Lyndhurst — They’re just tiny specks in a vast ecosystem, but five floating islands thrown into the mudflats of the Meadowlands Environmental Center this week will harbor an abundance of life.
Ridgefield Park students visited the center Thursday morning to complete a month-long project as part of their summer strengthening program.
They spent an hour by the water. First, he planted two native species on artificial islands before carefully dropping them into shallow wetlands.
The final step was to secure them to the pier with heavy-duty cords.
Ronaldo Ureña, 15, one of the students who participated in the activity, says the experience has given him an understanding of wetland habitats.
“We’re making changes that many people don’t want,” said Ronaldo, who will be a freshman in high school in September.
“It’s a small thing, but we’re still helping the environment.”
The students arrived at the center in Richard W. Decolte Park at 9:30 am by school bus. Karin, the Center’s educator, was briefed on the project by her Lagreca and followed her across the jetty to the launch point, approximately 500 feet. coast.
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The island consisted of a 10-foot-long drain pipe filled with empty plastic bottles and formed into a ring. A sheet of mesh was secured to the plastic he tube with zip ties to form two sides.
Using utility knives, the students made a cut in the top of the island and wedged the root ball of the plant.
Islands have multiple advantages. Frogs, turtles, wrens and other birds seek refuge among cordgrass and flowering goldenrods. Small fish tend to hide below the surface, where biofilms grow within plant roots and attract large numbers of microscopic organisms.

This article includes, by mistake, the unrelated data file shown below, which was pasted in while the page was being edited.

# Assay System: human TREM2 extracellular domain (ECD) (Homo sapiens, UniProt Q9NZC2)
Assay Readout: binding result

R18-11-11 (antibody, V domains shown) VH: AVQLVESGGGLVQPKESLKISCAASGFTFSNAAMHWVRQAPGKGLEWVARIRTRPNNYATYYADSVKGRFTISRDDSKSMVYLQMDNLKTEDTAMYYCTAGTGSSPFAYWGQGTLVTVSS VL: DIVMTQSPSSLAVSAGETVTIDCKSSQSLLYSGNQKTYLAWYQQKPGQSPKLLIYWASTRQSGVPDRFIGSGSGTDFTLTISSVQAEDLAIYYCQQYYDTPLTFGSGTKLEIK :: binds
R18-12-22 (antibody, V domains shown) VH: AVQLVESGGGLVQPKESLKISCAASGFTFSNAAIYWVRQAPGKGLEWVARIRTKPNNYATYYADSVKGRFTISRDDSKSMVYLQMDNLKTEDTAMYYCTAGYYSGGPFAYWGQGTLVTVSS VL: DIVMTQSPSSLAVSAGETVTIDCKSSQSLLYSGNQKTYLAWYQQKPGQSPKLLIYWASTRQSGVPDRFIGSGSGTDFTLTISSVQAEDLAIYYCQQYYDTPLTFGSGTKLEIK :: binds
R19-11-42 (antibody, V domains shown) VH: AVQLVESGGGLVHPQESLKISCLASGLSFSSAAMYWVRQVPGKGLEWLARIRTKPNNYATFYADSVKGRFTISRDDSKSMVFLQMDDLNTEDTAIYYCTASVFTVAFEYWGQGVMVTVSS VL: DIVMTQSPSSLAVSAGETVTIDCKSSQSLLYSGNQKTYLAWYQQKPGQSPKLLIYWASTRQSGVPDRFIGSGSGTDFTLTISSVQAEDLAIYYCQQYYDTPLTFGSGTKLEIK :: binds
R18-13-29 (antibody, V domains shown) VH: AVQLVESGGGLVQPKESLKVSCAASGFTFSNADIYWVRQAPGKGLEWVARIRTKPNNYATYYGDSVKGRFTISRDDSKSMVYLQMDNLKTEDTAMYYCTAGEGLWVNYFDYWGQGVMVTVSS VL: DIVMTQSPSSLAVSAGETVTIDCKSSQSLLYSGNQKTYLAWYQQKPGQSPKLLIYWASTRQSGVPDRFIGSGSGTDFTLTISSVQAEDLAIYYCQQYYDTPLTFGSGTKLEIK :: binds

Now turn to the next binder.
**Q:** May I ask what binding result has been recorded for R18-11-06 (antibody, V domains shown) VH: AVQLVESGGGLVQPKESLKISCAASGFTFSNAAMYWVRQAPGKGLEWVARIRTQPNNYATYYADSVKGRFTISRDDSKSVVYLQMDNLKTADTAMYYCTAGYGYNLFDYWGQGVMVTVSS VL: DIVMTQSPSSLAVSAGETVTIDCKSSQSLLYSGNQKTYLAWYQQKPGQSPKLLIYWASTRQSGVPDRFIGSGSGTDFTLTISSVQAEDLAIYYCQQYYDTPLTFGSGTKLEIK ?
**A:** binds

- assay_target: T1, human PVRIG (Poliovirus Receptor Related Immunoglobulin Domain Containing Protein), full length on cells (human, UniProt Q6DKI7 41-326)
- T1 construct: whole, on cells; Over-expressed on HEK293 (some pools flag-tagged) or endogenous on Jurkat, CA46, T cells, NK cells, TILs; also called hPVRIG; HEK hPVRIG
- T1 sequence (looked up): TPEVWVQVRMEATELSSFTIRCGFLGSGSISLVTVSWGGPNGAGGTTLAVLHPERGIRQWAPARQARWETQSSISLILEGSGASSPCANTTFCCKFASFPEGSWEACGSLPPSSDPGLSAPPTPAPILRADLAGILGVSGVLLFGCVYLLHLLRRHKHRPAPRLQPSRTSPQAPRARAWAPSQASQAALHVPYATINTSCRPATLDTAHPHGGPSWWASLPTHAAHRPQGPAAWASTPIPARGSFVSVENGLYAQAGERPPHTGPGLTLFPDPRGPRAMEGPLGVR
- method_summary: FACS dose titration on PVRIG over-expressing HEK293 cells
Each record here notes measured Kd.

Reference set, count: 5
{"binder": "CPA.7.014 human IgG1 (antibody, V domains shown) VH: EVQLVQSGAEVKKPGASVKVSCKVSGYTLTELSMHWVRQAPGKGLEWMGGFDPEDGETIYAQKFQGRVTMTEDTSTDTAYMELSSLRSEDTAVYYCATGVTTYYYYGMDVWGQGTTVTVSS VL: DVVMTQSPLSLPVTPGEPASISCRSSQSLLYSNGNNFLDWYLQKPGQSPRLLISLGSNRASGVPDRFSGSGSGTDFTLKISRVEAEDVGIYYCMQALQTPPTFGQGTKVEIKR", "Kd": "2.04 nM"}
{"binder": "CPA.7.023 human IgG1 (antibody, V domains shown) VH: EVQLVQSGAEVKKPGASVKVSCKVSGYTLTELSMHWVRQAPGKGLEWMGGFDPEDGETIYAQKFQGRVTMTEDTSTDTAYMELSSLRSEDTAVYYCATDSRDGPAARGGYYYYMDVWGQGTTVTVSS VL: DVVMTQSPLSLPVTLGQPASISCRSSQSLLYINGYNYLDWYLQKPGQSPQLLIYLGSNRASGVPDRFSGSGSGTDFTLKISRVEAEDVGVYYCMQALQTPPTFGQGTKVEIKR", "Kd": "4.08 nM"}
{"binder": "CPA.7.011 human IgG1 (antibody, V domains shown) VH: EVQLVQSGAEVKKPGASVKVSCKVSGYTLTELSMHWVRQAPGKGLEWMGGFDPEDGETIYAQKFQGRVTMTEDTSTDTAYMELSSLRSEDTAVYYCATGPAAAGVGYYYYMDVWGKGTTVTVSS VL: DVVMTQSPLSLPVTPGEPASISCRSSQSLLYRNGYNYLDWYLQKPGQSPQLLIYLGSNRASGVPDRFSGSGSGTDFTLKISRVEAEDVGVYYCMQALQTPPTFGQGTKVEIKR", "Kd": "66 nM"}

Another advantage, according to the center’s educators, is how such projects can control the effects of climate change.
Mild temperatures can lead to the growth of harmful algae, but educators in charge of the program say the island’s aquatic plants reduce algae by absorbing algae-causing nutrients.
“It’s not a silver bullet,” said Angela Cristini, director of the center and professor of biology at Ramapo University in Mahwah, New Jersey. “But learning how to do this is a real way to combat global warming.”
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A field trip to the Center, a university-run facility of the New Jersey Sports & Exposition Authority, was the culmination of Ridgefield Park’s summer enrichment program.
We are making changes that many people do not want.
Ronaldo Ureña, 15 years old
Program co-coordinator Dennis Murry said this was a “great supplementary activity” for students.
“Additionally, we will support the academics needed to achieve more success in the coming year,” he said.
Hundreds of students in the K-12 school district entered the extended school year that began June 28. It was provided free of charge to parents and paid for through the COVID-19 Relief Grant. In May, the school board approved her $55,000 contract with the center to provide her STEM-based instruction during the program.
Murri said the floating island project is for 51 students who have just finished sixth, seventh and eighth grades. In the coming months, they plan to return to the swamp to see how their work has been done.
Michele Dailey, the center’s district program coordinator, said educators at the facility offered lessons to students with special needs in Little Ferry this summer. She said they will be in Ringwood next month.
Philip DeVencentis is a local reporter for NorthJersey.com. Subscribe now or activate your digital account for unlimited access to the most important news from your local community.
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